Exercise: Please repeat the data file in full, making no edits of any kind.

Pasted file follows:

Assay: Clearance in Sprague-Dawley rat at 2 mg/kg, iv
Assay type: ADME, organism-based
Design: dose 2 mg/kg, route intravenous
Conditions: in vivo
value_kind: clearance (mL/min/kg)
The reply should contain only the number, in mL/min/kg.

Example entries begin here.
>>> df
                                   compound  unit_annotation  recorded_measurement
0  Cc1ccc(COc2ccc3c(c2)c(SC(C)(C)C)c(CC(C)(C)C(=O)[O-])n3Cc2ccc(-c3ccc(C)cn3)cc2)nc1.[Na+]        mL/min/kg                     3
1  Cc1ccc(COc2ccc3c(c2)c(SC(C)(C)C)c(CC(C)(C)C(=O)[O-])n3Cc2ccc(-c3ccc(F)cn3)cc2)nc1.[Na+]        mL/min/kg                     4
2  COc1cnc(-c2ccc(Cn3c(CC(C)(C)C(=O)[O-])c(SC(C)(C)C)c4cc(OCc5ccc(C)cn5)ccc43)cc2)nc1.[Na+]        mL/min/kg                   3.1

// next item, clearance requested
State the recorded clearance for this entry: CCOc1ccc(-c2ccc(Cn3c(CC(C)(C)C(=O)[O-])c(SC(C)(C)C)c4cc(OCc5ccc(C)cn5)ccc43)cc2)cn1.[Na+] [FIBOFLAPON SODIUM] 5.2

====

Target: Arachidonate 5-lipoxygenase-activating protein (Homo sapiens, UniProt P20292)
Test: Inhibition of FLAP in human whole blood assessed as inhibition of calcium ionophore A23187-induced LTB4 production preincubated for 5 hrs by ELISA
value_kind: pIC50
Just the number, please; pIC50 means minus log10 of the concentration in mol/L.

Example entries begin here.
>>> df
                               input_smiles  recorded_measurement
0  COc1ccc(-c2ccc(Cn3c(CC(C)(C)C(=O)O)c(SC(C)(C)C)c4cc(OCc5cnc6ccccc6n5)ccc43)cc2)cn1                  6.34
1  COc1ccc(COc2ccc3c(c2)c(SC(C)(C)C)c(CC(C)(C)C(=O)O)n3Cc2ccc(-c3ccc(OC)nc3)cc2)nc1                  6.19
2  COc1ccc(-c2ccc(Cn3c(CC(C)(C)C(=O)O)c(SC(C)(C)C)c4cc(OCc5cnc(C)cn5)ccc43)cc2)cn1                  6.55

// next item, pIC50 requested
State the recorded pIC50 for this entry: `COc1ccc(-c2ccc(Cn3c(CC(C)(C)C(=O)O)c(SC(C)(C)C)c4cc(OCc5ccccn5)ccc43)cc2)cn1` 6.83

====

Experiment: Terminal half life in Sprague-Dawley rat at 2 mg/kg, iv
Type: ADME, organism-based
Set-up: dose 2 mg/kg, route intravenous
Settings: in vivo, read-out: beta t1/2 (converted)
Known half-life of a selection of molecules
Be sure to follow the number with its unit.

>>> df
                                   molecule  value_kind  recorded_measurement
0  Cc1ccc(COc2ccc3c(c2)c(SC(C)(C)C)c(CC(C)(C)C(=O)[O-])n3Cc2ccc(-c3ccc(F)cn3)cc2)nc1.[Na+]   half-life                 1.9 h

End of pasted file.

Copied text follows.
Assay: Clearance in Sprague-Dawley rat at 2 mg/kg, iv
Assay type: ADME, organism-based
Design: dose 2 mg/kg, route intravenous
Conditions: in vivo
value_kind: clearance (mL/min/kg)
The reply should contain only the number, in mL/min/kg.

Example entries begin here.
>>> df
                                   compound  unit_annotation  recorded_measurement
0  Cc1ccc(COc2ccc3c(c2)c(SC(C)(C)C)c(CC(C)(C)C(=O)[O-])n3Cc2ccc(-c3ccc(C)cn3)cc2)nc1.[Na+]        mL/min/kg                     3
1  Cc1ccc(COc2ccc3c(c2)c(SC(C)(C)C)c(CC(C)(C)C(=O)[O-])n3Cc2ccc(-c3ccc(F)cn3)cc2)nc1.[Na+]        mL/min/kg                     4
2  COc1cnc(-c2ccc(Cn3c(CC(C)(C)C(=O)[O-])c(SC(C)(C)C)c4cc(OCc5ccc(C)cn5)ccc43)cc2)nc1.[Na+]        mL/min/kg                   3.1

// next item, clearance requested
State the recorded clearance for this entry: CCOc1ccc(-c2ccc(Cn3c(CC(C)(C)C(=O)[O-])c(SC(C)(C)C)c4cc(OCc5ccc(C)cn5)ccc43)cc2)cn1.[Na+] [FIBOFLAPON SODIUM] 5.2

====

Target: Arachidonate 5-lipoxygenase-activating protein (Homo sapiens, UniProt P20292)
Test: Inhibition of FLAP in human whole blood assessed as inhibition of calcium ionophore A23187-induced LTB4 production preincubated for 5 hrs by ELISA
value_kind: pIC50
Just the number, please; pIC50 means minus log10 of the concentration in mol/L.

Example entries begin here.
>>> df
                               input_smiles  recorded_measurement
0  COc1ccc(-c2ccc(Cn3c(CC(C)(C)C(=O)O)c(SC(C)(C)C)c4cc(OCc5cnc6ccccc6n5)ccc43)cc2)cn1                  6.34
1  COc1ccc(COc2ccc3c(c2)c(SC(C)(C)C)c(CC(C)(C)C(=O)O)n3Cc2ccc(-c3ccc(OC)nc3)cc2)nc1                  6.19
2  COc1ccc(-c2ccc(Cn3c(CC(C)(C)C(=O)O)c(SC(C)(C)C)c4cc(OCc5cnc(C)cn5)ccc43)cc2)cn1                  6.55

// next item, pIC50 requested
State the recorded pIC50 for this entry: `COc1ccc(-c2ccc(Cn3c(CC(C)(C)C(=O)O)c(SC(C)(C)C)c4cc(OCc5ccccn5)ccc43)cc2)cn1` 6.83

====

Experiment: Terminal half life in Sprague-Dawley rat at 2 mg/kg, iv
Type: ADME, organism-based
Set-up: dose 2 mg/kg, route intravenous
Settings: in vivo, read-out: beta t1/2 (converted)
Known half-life of a selection of molecules
Be sure to follow the number with its unit.

>>> df
                                   molecule  value_kind  recorded_measurement
0  Cc1ccc(COc2ccc3c(c2)c(SC(C)(C)C)c(CC(C)(C)C(=O)[O-])n3Cc2ccc(-c3ccc(F)cn3)cc2)nc1.[Na+]   half-life                 1.9 h